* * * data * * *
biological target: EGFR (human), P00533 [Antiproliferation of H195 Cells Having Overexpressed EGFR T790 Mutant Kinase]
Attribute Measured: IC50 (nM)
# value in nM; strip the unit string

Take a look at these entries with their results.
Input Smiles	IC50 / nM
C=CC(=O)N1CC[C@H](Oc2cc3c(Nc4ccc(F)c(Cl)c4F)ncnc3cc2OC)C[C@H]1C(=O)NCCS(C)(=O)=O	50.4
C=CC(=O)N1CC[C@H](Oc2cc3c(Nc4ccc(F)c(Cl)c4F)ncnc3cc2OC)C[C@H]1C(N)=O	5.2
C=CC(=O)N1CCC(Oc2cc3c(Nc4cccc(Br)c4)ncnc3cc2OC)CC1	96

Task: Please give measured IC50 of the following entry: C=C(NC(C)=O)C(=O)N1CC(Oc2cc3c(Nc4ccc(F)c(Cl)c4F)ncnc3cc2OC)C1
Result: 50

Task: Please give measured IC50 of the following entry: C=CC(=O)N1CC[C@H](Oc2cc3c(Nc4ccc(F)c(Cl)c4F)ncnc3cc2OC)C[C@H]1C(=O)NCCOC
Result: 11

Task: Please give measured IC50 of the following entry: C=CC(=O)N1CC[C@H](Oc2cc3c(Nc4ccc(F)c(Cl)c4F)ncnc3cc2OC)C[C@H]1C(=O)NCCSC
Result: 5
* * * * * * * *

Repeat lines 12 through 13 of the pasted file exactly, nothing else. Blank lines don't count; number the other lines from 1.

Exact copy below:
Result: 11

Task: Please give measured IC50 of the following entry: C=CC(=O)N1CC[C@H](Oc2cc3c(Nc4ccc(F)c(Cl)c4F)ncnc3cc2OC)C[C@H]1C(=O)NCCSC